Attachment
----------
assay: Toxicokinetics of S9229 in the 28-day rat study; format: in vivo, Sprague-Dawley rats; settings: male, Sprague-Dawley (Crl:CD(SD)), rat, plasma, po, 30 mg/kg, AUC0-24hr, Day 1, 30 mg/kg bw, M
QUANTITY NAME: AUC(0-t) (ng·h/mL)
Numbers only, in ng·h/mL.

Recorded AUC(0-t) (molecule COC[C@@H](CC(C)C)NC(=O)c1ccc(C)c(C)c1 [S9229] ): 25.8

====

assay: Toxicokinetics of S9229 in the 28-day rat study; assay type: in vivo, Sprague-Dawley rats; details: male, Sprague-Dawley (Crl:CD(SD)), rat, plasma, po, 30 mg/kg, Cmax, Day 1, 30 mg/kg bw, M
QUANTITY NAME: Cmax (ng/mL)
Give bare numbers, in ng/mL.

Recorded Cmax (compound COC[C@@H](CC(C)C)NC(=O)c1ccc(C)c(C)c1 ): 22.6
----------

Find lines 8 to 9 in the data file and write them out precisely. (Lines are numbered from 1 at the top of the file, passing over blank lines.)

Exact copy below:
Give bare numbers, in ng/mL.

Recorded Cmax (compound COC[C@@H](CC(C)C)NC(=O)c1ccc(C)c(C)c1 ): 22.6